Yang Liu: Ah, the job, I wouldn’t say that the job is transforming too much. I mean, the role of the AE is still your sort of priority role to go and get new business into the organization to going out. And traditionally we’re calling them hunters, right. I think what’s changing in the role is that the amount of time that the AE spends with that new customer before we kind of consider it an existing customer is a bit longer than what we’ve seen before, as well as when that AE brings on the next point of sales, which is the customer success or account management role, that’s becoming really important in that role, I think is actually changing far, far more than the AE as well as helping to really drive this pay-for-performance differentiation. Meaning traditionally speaking, if these roles in account management or campaign management were a bit more technical in their nature, meaning, hey, I’m just worried about pulling levers, making sure optimization is working. Now they have to take that story and translate it into Well, Mr. and Mrs. Customer, we’re optimizing your campaign or your optimizing your co-managed self serve, can we get more of your dollars? So, so those account management roles are a lot more what we call revenue accredited. So one quick thing we want to talk about with regards to sales compensation is it’s a bit of a misnomer in the industry when most people talk about, hey, what’s wrong with my sales compensation program, what’s broken in my sales compensation program? And I think folks tend to drive directly to one of these component guideline issues, which is, oh,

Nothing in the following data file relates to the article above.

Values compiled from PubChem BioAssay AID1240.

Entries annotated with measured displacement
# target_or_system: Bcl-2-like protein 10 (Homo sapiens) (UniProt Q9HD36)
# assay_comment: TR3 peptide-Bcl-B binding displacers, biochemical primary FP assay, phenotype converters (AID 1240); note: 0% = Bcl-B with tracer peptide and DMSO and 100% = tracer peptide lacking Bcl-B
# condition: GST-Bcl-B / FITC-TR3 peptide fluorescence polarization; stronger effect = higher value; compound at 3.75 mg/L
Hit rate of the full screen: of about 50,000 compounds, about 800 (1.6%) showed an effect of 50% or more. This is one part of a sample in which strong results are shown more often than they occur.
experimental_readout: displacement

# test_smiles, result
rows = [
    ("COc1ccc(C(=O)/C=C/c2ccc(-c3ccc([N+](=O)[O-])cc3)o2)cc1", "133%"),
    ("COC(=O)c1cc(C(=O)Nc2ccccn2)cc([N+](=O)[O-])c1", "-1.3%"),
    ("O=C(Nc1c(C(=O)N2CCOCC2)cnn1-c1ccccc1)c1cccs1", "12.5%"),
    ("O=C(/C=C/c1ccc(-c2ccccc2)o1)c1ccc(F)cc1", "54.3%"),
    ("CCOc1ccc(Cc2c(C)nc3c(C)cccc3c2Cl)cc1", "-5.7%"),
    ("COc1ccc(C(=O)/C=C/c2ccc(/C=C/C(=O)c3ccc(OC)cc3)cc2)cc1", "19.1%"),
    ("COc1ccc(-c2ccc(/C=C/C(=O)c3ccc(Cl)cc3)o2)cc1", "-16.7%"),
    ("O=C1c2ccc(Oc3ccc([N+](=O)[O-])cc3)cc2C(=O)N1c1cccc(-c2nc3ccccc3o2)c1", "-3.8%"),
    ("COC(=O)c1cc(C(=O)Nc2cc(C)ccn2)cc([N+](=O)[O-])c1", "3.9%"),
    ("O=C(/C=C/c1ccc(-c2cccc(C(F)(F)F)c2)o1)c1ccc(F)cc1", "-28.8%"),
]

Yang Liu: I don’t know if I have the right payments or I don’t know if the right roles are on the right plans or if we have the right amount of upside. We typically hear a lot of times: I’m worried that we pay our top performers too little and we pay our bottom performers too much. And so they’re particularly worried about leverage and upside. But as you can see from this material here, you know, Alexander Group’s point of view on sales compensation is a bit more holistic. It’s more of a program management. And we like to look at this from a few different valences, starting with what’s the goal of the program and the next layer being: what are the guiding principles? So when we look at sales compensation program assessments, we like to assess anyone’s program based on how well the sales compensation plans are delivering against the guiding principles that you’ve set for yourself, as well as how do they fare against market practices.